Interest rates to remain at 5% for June
The Bank of England has voted to freeze interest rates at 5% for June.
The decision was largely expected despite figures showing the continued downturn of the housing market. The central bank’s Monetary Policy Committee last reduced rates in April, but kept rates frozen last month in an attempt to control rising inflation.
It is hoped that lower interest rates will bring down the cost of funding for mortgage lenders, and therefore reduce the prices currently seen on mortgage deals.
However, with inflation currently at the 3% mark – 100 basis points above target – the MPC seems to sticking to its guns and continuing its battle against inflation rather than making moves to prop up the mortgage market.
Tim Fletcher, sales and marketing director of Baseline Capital, says: "The Bank of England is stuck between rock and a hard place. It has one objective – mitigating inflation.
"This isn’t the US where the central bank has to balance inflationary control with economic stability and growth. While commodity prices are putting pressure on inflation, our MPC has little freedom of action. And at any rate, loosening monetary policy today would have had little effect on lenders’ retail rates.”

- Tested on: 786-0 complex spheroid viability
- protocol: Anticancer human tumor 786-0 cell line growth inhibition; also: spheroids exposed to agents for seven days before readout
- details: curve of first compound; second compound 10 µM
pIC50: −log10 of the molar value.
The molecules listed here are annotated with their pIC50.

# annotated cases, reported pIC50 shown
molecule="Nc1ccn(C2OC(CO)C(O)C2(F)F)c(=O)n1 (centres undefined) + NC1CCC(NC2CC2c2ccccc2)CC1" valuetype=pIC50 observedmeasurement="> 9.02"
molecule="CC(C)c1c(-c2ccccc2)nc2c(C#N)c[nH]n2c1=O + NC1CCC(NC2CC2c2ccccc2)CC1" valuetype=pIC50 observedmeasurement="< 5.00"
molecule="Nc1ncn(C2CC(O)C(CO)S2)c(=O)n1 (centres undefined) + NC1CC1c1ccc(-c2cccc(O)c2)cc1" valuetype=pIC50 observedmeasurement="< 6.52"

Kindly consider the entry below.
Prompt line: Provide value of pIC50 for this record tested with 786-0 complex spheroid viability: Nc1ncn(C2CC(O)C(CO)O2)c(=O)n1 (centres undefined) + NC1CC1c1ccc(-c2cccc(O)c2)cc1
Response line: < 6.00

Monetary Policy Committee
A committee designated by the Bank of England to regulate interest rates for the UK. The MPC attempts to keep the economy stable, and maintain the inflation target set by the government and aims to set rates with a view to keeping inflation at a certain level, and avoiding deflation. The MPC meets on the first Thursday of each month and discusses a variety of economics issues and constitutes nine members: the governor, the two deputy governors, the Bank’s chief economist, the executive director for markets and four external members appointed directly by the Chancellor.
An increase in the general level of prices that persists over a period of time. The inflation rate is a measure of the average change over a period, usually 12 months. If inflation is up 4%, this means the price of products and services is 4% higher than a year earlier, requiring we spend and extra 4% to buy the same things we bought 12 months ago and that any savings and investments must generate 4% (after any taxes) to keep pace with inflation. Since 2003, the Bank of England has used the consumer prices index (CPI) as its official measure of inflation (see also retail prices index).